William Lyon Mackenzie King, prime minister of Canada 1921–26, 1926–30 and 1935–48 (born 17 December 1874 in Berlin [Kitchener], ON; died 22 July 1950 in Kingsmere, QC [near Ottawa, ON]). Leader of the Liberal Party 1919-48, and prime minister for almost 22 of those years, King was the dominant political figure in an era of major changes. As Canada’s longest-serving prime minister, King steered Canada through industrialization, much of the Great Depression, and the Second World War. By the time he left office, Canada had achieved greater independence from Britain and a stronger international voice, and had implemented policies such as unemployment insurance in response to industrialization, economic distress, and changing social realities.
Early Career in Labour and Industrial Relations
King, the grandson of William Lyon Mackenzie, graduated from the University of Toronto in 1895 and studied economics at Chicago and Harvard. In 1900 he became Canada's first deputy minister of labour. King’s interest in labour coincided with an expansion in manufacturing and increasing tension within industrial relations. As deputy minister of labour, King acted as conciliator in a number of strikes, and was the main influence behind the Industrial Disputes Investigation Act of 1907, a landmark piece of legislation which delayed strikes or lockouts in public utilities or mines until a conciliation board achieved a settlement or published a report. In 1908 he was elected in North York as a Liberal and in 1909 entered Sir Wilfrid Laurier's Cabinet as minister of labour.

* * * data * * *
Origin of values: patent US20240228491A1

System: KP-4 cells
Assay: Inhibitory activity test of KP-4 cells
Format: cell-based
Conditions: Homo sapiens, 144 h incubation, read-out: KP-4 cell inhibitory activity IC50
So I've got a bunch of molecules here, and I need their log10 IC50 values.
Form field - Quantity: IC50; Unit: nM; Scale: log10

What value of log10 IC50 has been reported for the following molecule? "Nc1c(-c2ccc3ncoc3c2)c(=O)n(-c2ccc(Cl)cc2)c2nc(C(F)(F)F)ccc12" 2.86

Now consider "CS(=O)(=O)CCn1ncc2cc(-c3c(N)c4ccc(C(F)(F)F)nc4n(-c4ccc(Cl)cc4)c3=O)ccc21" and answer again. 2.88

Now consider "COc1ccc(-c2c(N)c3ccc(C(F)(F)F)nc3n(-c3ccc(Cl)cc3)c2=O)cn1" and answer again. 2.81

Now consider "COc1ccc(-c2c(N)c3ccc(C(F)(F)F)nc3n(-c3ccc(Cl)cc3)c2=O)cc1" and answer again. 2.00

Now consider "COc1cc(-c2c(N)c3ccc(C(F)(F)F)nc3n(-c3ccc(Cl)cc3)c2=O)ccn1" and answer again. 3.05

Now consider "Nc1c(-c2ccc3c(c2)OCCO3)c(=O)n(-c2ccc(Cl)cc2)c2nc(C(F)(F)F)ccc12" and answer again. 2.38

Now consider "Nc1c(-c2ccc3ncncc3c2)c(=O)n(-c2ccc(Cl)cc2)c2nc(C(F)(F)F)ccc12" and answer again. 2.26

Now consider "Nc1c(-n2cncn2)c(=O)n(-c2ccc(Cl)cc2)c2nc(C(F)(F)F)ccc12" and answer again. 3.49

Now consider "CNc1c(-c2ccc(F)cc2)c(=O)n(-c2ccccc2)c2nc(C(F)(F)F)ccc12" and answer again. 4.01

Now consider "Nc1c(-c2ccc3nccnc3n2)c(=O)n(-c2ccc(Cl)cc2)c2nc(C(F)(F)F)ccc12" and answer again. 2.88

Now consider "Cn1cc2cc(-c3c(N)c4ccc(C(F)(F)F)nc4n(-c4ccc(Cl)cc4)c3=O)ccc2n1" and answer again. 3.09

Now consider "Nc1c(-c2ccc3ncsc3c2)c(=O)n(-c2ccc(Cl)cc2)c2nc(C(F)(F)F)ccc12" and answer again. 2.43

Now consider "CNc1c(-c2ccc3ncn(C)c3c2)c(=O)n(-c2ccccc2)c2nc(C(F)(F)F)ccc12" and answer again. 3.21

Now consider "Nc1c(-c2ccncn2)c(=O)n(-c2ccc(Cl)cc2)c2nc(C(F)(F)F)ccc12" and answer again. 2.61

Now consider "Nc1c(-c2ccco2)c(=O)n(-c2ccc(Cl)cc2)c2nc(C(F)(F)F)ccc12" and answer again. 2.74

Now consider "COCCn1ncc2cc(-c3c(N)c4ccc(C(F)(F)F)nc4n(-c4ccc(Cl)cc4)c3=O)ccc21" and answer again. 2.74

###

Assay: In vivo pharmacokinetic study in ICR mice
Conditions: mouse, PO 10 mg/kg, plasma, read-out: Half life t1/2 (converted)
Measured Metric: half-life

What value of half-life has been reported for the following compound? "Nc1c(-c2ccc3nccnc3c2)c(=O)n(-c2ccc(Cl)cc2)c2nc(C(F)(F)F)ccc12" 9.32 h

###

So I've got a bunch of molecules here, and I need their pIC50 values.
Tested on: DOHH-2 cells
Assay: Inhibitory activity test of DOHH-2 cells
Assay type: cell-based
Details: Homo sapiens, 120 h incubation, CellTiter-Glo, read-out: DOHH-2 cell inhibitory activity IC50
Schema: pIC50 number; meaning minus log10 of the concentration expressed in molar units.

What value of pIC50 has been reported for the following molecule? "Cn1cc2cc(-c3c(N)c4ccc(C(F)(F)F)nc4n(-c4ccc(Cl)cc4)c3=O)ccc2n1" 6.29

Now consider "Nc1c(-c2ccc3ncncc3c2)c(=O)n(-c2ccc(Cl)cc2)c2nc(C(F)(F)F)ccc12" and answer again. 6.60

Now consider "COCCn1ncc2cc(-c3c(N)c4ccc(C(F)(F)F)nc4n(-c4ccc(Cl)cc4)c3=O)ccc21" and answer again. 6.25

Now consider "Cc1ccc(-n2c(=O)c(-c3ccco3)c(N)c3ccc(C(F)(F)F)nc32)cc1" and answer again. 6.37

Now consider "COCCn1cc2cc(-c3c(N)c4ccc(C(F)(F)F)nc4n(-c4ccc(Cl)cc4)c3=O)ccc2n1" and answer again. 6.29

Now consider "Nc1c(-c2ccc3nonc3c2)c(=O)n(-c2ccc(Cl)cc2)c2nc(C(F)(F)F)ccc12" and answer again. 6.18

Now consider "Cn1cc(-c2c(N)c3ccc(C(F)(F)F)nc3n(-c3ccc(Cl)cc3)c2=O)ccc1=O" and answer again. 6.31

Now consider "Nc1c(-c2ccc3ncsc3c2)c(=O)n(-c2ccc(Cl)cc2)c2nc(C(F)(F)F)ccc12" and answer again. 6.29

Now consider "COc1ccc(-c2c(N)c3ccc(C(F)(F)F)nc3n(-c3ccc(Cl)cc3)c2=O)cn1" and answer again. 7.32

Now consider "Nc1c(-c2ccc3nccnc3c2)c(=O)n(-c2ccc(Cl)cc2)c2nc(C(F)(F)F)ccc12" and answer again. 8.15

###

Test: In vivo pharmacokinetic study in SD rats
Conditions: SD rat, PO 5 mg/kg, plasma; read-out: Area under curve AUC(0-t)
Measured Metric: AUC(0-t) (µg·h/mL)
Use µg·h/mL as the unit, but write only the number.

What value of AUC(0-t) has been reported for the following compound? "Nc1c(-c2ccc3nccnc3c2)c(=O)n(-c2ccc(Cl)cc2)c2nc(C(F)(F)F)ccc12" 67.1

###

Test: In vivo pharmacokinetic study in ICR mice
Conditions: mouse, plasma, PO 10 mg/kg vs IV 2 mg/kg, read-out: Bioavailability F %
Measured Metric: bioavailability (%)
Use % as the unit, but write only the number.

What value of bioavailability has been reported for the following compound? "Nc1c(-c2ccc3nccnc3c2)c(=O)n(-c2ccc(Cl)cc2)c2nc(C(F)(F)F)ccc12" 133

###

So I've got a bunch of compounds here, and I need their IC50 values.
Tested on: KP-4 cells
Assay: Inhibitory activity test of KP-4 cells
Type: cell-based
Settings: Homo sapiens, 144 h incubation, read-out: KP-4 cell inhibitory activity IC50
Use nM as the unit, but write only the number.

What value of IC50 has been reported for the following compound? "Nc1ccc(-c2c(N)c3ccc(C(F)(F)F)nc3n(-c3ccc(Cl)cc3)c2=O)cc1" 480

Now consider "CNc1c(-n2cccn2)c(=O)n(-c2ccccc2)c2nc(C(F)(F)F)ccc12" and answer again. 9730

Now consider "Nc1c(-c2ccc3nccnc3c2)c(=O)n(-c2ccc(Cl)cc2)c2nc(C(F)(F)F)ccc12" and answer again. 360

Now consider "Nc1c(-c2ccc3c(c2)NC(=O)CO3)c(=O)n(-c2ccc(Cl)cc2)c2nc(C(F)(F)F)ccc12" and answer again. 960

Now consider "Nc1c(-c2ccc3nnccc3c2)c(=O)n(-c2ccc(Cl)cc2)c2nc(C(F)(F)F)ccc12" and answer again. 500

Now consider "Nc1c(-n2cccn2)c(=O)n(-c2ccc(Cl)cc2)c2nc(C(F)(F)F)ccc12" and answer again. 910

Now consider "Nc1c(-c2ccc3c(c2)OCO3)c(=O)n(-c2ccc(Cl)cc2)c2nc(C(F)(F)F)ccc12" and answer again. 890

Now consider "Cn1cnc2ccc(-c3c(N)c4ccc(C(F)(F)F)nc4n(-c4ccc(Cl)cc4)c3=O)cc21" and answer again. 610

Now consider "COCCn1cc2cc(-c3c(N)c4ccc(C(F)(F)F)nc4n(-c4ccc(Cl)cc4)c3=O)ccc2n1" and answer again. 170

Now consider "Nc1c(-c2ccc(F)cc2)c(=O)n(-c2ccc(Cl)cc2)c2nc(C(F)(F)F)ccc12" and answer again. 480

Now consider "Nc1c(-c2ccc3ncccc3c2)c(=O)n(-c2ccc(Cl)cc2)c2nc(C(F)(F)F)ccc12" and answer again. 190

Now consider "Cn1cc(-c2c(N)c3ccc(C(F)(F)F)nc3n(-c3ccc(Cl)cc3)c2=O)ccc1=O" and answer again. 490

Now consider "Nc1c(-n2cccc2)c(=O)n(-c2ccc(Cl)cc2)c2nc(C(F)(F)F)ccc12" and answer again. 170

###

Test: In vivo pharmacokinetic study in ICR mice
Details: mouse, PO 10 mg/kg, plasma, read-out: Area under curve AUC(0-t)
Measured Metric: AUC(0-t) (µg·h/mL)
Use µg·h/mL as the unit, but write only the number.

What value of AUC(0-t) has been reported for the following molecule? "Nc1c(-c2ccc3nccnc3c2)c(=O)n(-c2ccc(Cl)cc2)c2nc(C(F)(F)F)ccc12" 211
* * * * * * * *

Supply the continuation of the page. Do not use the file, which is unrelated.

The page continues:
King was defeated in the 1911 federal election and the 1917 conscription election. He maintained his connections with the Liberal Party, but during the war acted as a labour consultant and was employed by the Rockefeller Foundation. His book Industry and Humanity (1918) outlined his view that there were four parties to industry — capital, management, labour and society — and that the government, acting on behalf of society, had an interest in the peaceful resolution of industrial disputes.
At the 1919 Liberal convention King was appointed Laurier's successor. Two years later the Liberals won a bare majority in the federal election and King became prime minister. He set out to regain the confidence of the farmers in Ontario and western Canada who had supported the new Progressive Party, but his reductions in tariffs and freight rates were not enough, and after the 1925 election the Liberals could stay in office only with Progressive support.